“H-have you found Hakari?” I beg. “He’s the only one who knows.”
“General,” Borodino says in Russian. “This is useless. We’ve tried everything, and she will tell us nothing about the Marham-i-Isa.”
Garusovsky lifts his chin to stare at me with ice-blue eyes. In accented English, he replies, “You’re wrong, Borodino. She will. Won’t you, Anna?”
I’m shaking to pieces, but no one but me can see it.
I face Garusovsky with as much dignity as I can. “General, why would he have told me? I was just a student, and that was years ago.”
“You were more than his student, Anna. You were his lover and the person he hoped would continue his work.”
“That was before Hakari went mad! I’ve had no contact with him since he escaped the psychiatric prison.”
“You’re a liar. We’ve been tracking your movements for months. We knew you were trying to find the Marham-i-Isa. And you did, didn’t you?”
I swallow hard before I weakly say, “You … you’ve been tracking me?”
Garusovsky’s lips purse as though the entire discussion is beneath contempt. “We both know that Hakari was a mad genius, a wizard with computers who believed the End of the World was at hand. What is the Marham-i-Isa, Anna?”
“I don’t know. I don’t! At the end, he was completely insane. That’s why he tried to break into the nuclear bunker at Foxtrot-01 in Nebraska. He was just running wild spouting nonsense! He’d lost all sense of reality!”
“Are you sure?”
“Yes, of course I am!”
A few of his soldiers instinctively lower their hands to their holstered sidearms, as though just the mention of a nuclear bunker sets them on edge.
“Bring her.” Garusovsky walks away.
Borodino casts a glance back at me before he follows Garusovsky. He’s trying to tell me something that I do not understand. What?
Soldiers file in and take my arms in the hard grips of strangers.
It’s pointless to resist. I allow them to drag me silently down the long hallway toward the torture chamber. I’ve been drowned over one hundred times, not allowed to sleep for days, had my flesh punctured with needles so often that my body looks diseased.
… Seven, eight, nine.
Keep count. Order the chaos.
Down a flight of stairs. Twenty, twenty-one. Don’t stop. Hit bottom at eighty-nine.
The deeper we go, the more alien it seems. This is new construction, very modern. We pass wind vents and pipes. Tiny camera eyes in the ceiling and along the floors watch our every step. Massive polished doors appear and disappear. There are no people. No windows. No sounds. How deep are we now? The ceilings continue to flicker, illuminating the stairway.
My mind sharpens. I’ve never seen this corridor. What is this place?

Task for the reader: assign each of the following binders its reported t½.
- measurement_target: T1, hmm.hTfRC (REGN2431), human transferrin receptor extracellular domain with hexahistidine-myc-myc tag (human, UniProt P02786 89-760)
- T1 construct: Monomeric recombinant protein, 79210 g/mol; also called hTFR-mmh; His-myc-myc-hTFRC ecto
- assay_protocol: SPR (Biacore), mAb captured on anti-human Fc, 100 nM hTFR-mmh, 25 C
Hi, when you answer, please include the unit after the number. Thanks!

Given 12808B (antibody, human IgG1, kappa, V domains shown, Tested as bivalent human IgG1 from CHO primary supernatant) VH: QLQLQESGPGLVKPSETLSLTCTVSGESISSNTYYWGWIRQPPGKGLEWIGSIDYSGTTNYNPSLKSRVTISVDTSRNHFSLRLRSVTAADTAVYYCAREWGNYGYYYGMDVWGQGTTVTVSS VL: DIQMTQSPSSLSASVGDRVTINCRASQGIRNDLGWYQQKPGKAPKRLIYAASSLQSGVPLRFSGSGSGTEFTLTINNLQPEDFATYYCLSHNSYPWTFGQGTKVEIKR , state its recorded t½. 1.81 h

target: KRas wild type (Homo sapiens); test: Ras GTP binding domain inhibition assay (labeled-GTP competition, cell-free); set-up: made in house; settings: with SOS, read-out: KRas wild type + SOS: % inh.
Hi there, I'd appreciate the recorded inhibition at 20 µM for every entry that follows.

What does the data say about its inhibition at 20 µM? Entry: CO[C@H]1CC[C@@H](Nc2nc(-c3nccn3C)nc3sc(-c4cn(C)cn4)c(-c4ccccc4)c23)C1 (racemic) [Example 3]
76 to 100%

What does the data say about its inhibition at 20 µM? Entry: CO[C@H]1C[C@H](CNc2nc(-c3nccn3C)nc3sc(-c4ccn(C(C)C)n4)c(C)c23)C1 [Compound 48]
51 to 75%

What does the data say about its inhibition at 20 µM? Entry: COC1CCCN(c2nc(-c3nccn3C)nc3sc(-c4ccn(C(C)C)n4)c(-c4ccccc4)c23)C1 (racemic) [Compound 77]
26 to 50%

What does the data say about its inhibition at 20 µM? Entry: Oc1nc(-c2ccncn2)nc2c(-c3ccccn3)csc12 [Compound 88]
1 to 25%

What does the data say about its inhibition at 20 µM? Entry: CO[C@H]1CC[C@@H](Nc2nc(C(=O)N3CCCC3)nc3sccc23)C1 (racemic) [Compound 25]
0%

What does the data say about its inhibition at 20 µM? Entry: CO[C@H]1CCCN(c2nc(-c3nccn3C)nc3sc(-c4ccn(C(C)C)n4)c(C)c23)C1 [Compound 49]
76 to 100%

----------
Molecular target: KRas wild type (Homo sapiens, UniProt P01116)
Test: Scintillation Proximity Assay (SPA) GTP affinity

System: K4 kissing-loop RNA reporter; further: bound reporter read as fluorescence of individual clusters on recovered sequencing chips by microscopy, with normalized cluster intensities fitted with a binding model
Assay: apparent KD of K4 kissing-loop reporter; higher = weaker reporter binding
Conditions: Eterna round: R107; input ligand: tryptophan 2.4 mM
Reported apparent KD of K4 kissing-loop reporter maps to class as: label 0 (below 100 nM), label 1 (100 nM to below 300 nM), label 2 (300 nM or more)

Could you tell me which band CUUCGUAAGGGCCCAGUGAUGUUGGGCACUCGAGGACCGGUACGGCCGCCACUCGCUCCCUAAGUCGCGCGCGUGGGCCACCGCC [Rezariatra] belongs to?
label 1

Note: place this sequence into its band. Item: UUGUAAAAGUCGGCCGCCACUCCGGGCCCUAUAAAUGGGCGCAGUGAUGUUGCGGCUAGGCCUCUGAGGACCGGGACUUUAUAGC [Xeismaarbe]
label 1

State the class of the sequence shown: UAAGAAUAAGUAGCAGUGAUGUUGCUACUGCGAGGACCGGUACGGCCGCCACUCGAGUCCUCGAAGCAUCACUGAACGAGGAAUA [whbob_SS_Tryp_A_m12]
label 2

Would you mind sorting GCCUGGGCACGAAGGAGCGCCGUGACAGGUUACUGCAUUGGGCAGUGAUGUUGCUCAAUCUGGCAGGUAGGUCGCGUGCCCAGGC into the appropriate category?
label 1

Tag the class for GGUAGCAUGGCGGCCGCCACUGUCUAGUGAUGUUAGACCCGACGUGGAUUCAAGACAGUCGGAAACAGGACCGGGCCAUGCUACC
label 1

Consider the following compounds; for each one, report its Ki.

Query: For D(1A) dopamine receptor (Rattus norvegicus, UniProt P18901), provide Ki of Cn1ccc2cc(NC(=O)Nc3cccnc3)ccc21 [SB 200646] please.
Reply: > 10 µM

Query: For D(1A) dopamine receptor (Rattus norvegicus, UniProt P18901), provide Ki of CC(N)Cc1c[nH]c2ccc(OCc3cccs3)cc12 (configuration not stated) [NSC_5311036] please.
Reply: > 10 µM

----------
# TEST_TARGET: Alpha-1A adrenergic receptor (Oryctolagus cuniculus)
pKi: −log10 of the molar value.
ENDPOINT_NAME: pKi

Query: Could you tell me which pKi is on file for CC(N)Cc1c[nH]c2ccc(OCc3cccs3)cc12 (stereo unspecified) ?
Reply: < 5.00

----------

As Garusovsky approaches each closed door, he places his hand over the small squares on the wall. The doors slip open with barely a hiss, and we continue on. When the last door opens, an astringent smell washes over me. The unknown corridor took fifty-five steps. Fifty-five. I must remember.
“Go in,” he orders.
I walk through the door. Garusovsky and Borodino enter behind me. The soldiers remain outside. Apparently, only Garusovsky and Borodino are allowed to hear the conversation that is about to take place.
As the door slips closed, I tip my head back to gaze upward, stunned by the gigantic monster that lives here. The ceiling rises forty feet over my head and is sheathed in dim blue light that breathes. Its lungs blow air upon me. Strange blinking eyes flash in boxes that are stacked to the ceiling. It speaks in shishes and taps … the rainstorm I’ve been hearing? How many computer rooms like this are there in Russia? Am I in Russia? I was blindfolded when they brought me here.
My captors listen quietly to the monster’s tittering instructions. Occasionally, the creature pings as it correlates the metadata of metadata of metadata.
General Garusovsky taps a keyboard, and one of computer screens flares to life. “Just tap out the sequence, Anna,” he says. “And you can go.”
“How many times do I have to tell you, General? Hakari told me nothing!”
“Is it numeric or alphabetic, Anna?”
“I can’t answer that,” I say helplessly.
“Listen to me. Listen carefully. Give it to me, and I will personally put you on a jet and send you home to Wyoming. I’ll save your entire family and even your friends.”
Dear God, the longing to go home is so overpowering … my fist resolutely closes on air. “I don’t know it!” I shout. “I never have!”
He pauses before he softly says, “It’s already started. Has anyone told you? The first victim was discovered in France last week. Thank God our leaders believed Hakari. Unlike you foolish Americans, we knew the disease was coming. Gave us time to prepare.”
My breathless sobs make it difficult to form a sentence. “Disease?”
Borodino quietly speaks to Garusovsky in Russian: “You know as well as I that, despite their caution, the Americans are expecting the worst. Our sources on the inside say that their contingency plan is called Operation Mount of Olives. If we don’t find the Marham-i-Isa first, they will authorize it.”
“And if we find the Marham-i-Isa, Russia controls the future of the world.”
Garusovsky glares at the blinking computer. He stands so still that his eyes catch the pulses of light and reflect them like mirrors. Angrily, he says, “Very well. It seems we have no choice. Proceed. But if the U.S. ever discovers that we subjected one of its officers—”
“There will be no evidence, General.”
“Good, then I’m off to supervise the opening of the new gulag in Belgorod.” Garusovsky pivots and marches from the room.
When we are alone, Borodino grabs my arm, and whispers in English, “Anna, do everything I say.” His sleeve pulls up, and I see the ornately carved Egyptian bracelet he wears. A bracelet I know very well. It coils around his wrist twice. I keep mine in a locked vault.
“Was Garusovsky telling the truth? Has it started?”
After an agonizing ten heartbeats, he leads me toward the door. Outside, the silver-suited soldiers take their time falling into formation ahead and behind me.
When Garusovsky and his guards disappear around a corner ahead of us, Borodino leans very close to me to whisper, “If we both live through this day, Anna, you must find the Marham-i-Isa. He’s terrified and in hiding, but he wants one of us to find it.”
“Do you know where Hakari is?” I twist to look up at him.
He tips his head to one of the guards. The man nods and speaks softly to the soldier next to him. They seem to be readying themselves …
Borodino orders, “Now!”
Copyright © 2018 by Kathleen O’Neal Gear